The other week I went to see a play called Labyrinth at Hampstead Theatre in London. It’s impressive to see a play that manages to be engaging while explaining an issue as complex as the Latin American debt crisis.
The protagonist, John, is a young graduate who joins a US commercial bank in the late 1970s. He quickly realises that he has to make a Faustian pact in order to succeed in the business of selling loans to foreign governments in Latin America.
The 1970s saw a massive surge in private bank lending. International banks, particularly in the US and Europe, saw their deposits grow and looked for opportunities to issue profitable loans. It was a time of financial liberalisation, the rationale for which was that markets are efficient.
However, a lack of regulation and the blind desire to maximise profits proved fatal. By the second act John has established himself as a salesman when the region’s debt crisis explodes. In 1982 the Mexican government announced that it was unable to service its debt without help.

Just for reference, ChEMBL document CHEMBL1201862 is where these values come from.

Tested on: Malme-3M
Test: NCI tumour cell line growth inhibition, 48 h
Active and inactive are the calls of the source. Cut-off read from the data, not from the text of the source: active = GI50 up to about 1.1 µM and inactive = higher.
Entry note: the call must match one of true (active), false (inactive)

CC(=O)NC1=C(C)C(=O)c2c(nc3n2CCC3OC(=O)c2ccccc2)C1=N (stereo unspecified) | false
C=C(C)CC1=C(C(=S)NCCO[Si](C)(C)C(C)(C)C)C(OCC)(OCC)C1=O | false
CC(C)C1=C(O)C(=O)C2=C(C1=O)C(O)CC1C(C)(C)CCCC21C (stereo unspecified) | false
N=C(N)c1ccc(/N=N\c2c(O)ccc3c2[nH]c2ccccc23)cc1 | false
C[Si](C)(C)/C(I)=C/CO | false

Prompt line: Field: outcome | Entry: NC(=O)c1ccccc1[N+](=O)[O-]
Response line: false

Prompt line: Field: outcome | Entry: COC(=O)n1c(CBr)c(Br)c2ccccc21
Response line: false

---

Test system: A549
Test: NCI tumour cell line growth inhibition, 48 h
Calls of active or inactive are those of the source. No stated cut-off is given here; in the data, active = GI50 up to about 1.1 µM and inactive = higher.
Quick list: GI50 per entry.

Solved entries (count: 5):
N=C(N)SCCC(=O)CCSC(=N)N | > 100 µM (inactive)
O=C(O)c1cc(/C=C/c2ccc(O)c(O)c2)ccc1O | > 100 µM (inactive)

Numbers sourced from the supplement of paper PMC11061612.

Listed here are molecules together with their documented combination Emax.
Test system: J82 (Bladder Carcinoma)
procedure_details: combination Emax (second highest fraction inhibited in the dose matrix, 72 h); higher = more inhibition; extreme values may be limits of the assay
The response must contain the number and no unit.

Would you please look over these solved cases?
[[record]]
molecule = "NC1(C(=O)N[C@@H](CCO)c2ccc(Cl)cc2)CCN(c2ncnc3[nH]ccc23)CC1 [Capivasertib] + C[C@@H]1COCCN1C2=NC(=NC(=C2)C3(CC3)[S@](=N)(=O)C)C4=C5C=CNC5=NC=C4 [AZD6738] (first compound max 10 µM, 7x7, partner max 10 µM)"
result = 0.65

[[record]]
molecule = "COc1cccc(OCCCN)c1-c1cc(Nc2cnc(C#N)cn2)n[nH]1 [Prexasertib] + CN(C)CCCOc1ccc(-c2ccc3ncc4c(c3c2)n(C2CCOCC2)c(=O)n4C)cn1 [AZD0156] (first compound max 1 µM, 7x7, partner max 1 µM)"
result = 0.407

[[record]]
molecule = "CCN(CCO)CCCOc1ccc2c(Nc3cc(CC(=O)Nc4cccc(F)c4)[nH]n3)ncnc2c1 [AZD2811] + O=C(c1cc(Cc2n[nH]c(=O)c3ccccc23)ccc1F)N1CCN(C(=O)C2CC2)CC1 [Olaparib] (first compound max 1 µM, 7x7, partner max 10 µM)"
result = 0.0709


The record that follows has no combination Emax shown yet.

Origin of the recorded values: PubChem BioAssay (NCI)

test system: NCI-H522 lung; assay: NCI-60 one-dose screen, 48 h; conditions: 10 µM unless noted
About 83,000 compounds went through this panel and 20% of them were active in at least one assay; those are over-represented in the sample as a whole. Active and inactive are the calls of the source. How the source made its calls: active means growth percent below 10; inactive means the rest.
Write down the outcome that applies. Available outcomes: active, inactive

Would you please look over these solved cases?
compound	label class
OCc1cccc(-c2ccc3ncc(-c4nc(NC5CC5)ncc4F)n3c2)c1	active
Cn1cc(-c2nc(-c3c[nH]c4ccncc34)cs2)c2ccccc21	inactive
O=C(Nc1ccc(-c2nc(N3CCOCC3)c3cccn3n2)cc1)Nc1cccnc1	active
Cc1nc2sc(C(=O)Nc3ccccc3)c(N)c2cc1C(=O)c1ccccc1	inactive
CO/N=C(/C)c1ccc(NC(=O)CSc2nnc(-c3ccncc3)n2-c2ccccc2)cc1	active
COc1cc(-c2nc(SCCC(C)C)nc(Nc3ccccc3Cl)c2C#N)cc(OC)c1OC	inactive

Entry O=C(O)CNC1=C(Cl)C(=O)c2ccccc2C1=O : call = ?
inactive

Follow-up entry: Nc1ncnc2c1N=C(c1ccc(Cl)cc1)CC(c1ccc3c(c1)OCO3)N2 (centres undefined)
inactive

What began as a debt crisis became a growth and development crisis, and a lost decade for Latin American development. GDP fell by 9 per cent across the region and unemployment rose. Recessionary adjustments meant that the region’s resources serviced debt, rather than meeting the needs of the economy, to the cost of the general population.
Financial crises continued to occur in the 1990s and 2000s. But are they inevitable? The economist Stephany Griffith-Jones believes not: ‘Technically, it is clearly possible to avoid crises, but this requires that vision and long-term thinking are more powerful than greed. It happened once when US president Franklin D Roosevelt and a group of progressive leaders regulated the financial system properly after the Great Depression, so there is no reason why it couldn’t happen again.’
This article was published as part of the column Marina’s Imaginary Millions in Money Observer, October 2016.